The U.S. Department of Energy has been championing “green” energy efficient lighting technologies for several years in response to the global climate situation and the nation’s dependency on foreign oil. In 2013, U.S. Energy Secretary Ernest Moniz announced a $10 million investment in developmental projects to explore and support energy efficient solid state lighting. The resulting programs investigated performance and sophistication of light-emitting diodes and their contemporary uses in large scale infrastructure.
The Secretary pointed out that while the adoption of LED technology has increased ten-fold in both the private and public sectors, the cost of LED has been reduced by nearly 54% thanks to improvements in LED manufacturing technologies. We’re living in a “perfect storm” of variables that makes this the ideal time to consider widespread adoption of LED lighting alternatives and a massive migration of our national infrastructure to this cleaner, greener means of lighting up our world.
The United States Migrates to Energy Efficient Lighting
Modern LED technology is roughly seven times more efficient than old school conventional lighting and lasts up to 25 times longer. LED luminaires use just 10% of the energy required to power incandescent bulbs and a little less than half the energy of today’s most common compact fluorescent (CFL) lights. In the eyes of an administration trying to promote sustainable infrastructure and a reduction of carbon emissions, LED lighting is a no-brainer for large scale investment.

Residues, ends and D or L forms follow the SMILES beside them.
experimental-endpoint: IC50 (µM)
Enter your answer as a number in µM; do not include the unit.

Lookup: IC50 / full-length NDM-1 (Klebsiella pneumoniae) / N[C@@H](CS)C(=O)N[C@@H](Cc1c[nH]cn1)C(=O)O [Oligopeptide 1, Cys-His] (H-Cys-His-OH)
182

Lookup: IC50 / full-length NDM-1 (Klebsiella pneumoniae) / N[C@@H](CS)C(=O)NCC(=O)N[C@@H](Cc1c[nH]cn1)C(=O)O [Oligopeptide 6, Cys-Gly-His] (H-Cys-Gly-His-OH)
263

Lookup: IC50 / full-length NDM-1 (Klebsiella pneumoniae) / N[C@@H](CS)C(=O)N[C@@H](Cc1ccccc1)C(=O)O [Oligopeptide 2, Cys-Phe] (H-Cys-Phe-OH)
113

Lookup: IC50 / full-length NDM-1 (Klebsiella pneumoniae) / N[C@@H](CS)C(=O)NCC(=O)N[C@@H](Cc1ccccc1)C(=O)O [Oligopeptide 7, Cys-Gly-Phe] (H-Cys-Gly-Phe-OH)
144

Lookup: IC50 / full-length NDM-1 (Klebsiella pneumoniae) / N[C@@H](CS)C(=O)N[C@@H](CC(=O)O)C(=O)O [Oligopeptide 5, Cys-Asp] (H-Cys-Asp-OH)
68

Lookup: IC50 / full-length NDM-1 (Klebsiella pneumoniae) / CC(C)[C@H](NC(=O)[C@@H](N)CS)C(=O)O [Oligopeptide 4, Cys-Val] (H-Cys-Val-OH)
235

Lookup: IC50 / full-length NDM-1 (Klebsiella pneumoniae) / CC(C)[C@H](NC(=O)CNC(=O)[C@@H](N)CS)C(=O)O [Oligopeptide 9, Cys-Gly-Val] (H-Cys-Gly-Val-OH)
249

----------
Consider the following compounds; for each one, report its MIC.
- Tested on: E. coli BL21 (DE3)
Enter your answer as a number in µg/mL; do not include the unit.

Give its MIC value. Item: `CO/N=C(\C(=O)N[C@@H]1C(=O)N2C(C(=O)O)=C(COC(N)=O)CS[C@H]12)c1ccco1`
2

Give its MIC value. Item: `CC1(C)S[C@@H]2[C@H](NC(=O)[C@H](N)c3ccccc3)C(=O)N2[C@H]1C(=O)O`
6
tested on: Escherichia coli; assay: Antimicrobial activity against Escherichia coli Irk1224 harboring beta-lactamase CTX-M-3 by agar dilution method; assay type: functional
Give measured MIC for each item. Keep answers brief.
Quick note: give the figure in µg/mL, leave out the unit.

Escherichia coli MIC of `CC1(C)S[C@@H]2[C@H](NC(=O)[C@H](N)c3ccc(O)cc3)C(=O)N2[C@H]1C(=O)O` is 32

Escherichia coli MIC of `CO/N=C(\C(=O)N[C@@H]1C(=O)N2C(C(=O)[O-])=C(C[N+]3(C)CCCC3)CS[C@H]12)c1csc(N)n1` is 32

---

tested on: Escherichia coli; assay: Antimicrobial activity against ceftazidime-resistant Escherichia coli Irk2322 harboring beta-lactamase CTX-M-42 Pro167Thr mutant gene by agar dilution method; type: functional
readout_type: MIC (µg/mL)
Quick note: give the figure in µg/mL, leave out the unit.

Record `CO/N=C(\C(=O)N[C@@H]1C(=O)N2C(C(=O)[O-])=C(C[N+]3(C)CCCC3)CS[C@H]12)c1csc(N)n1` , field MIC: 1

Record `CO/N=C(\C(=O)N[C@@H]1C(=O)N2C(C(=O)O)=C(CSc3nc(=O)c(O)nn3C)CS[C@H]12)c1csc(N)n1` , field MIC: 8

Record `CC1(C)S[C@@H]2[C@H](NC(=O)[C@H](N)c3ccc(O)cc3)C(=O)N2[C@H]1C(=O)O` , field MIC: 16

Secretary Moniz suggests that, by switching entirely to LED lights over the course of the next two decades, the nation could save approximately $250 billion in energy costs and reduce the consumption of electricity by half. The energy saved by this migration of infrastructure could power 26 million U.S. households.
For over a decade, the United States has made significant investments in LED research and development, as well as contributing investment capital to the manufacturing side of LED technology in an effort to bring down the cost. In May of 2015 the Energy Department awarded another nine research contracts for the development of LED and SSL core technologies. Recent reports detailing the successful conversion from high-pressure sodium street lights to new LEDs in both Portland and Detroit continue to reinforce the positive impacts of LED investment.
As more and more cities and municipalities make the investment leap to clean, low-cost, energy efficient lighting, the future of America looks bright indeed.
Interested in more information about transitioning to LED lighting technology? Contact our lighting techs at (888) 410-5337.